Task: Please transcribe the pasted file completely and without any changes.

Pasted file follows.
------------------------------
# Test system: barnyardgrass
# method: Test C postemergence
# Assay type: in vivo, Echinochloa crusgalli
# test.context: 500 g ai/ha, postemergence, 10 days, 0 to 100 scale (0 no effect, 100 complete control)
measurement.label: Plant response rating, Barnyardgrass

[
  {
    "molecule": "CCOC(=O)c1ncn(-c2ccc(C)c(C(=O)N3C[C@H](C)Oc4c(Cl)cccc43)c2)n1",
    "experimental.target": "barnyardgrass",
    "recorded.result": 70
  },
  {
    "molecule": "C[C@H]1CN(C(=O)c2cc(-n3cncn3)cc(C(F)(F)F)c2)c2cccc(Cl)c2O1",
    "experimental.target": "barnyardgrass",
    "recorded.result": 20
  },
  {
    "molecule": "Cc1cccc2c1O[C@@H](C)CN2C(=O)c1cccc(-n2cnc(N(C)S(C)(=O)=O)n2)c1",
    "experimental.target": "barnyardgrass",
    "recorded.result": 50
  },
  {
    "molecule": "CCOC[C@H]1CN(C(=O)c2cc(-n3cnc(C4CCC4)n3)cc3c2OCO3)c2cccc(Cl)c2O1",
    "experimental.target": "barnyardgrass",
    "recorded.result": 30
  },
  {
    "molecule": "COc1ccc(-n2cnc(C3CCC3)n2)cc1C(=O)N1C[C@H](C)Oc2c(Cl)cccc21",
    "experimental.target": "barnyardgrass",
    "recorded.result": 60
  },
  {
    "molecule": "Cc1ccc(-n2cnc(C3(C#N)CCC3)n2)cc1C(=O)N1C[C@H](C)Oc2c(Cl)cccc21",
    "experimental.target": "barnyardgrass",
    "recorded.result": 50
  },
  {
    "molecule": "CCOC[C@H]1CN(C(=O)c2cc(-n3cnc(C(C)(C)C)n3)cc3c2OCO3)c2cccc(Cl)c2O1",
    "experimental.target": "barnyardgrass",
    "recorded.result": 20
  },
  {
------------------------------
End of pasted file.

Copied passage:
# Test system: barnyardgrass
# method: Test C postemergence
# Assay type: in vivo, Echinochloa crusgalli
# test.context: 500 g ai/ha, postemergence, 10 days, 0 to 100 scale (0 no effect, 100 complete control)
measurement.label: Plant response rating, Barnyardgrass

[
  {
    "molecule": "CCOC(=O)c1ncn(-c2ccc(C)c(C(=O)N3C[C@H](C)Oc4c(Cl)cccc43)c2)n1",
    "experimental.target": "barnyardgrass",
    "recorded.result": 70
  },
  {
    "molecule": "C[C@H]1CN(C(=O)c2cc(-n3cncn3)cc(C(F)(F)F)c2)c2cccc(Cl)c2O1",
    "experimental.target": "barnyardgrass",
    "recorded.result": 20
  },
  {
    "molecule": "Cc1cccc2c1O[C@@H](C)CN2C(=O)c1cccc(-n2cnc(N(C)S(C)(=O)=O)n2)c1",
    "experimental.target": "barnyardgrass",
    "recorded.result": 50
  },
  {
    "molecule": "CCOC[C@H]1CN(C(=O)c2cc(-n3cnc(C4CCC4)n3)cc3c2OCO3)c2cccc(Cl)c2O1",
    "experimental.target": "barnyardgrass",
    "recorded.result": 30
  },
  {
    "molecule": "COc1ccc(-n2cnc(C3CCC3)n2)cc1C(=O)N1C[C@H](C)Oc2c(Cl)cccc21",
    "experimental.target": "barnyardgrass",
    "recorded.result": 60
  },
  {
    "molecule": "Cc1ccc(-n2cnc(C3(C#N)CCC3)n2)cc1C(=O)N1C[C@H](C)Oc2c(Cl)cccc21",
    "experimental.target": "barnyardgrass",
    "recorded.result": 50
  },
  {
    "molecule": "CCOC[C@H]1CN(C(=O)c2cc(-n3cnc(C(C)(C)C)n3)cc3c2OCO3)c2cccc(Cl)c2O1",
    "experimental.target": "barnyardgrass",
    "recorded.result": 20
  },
  {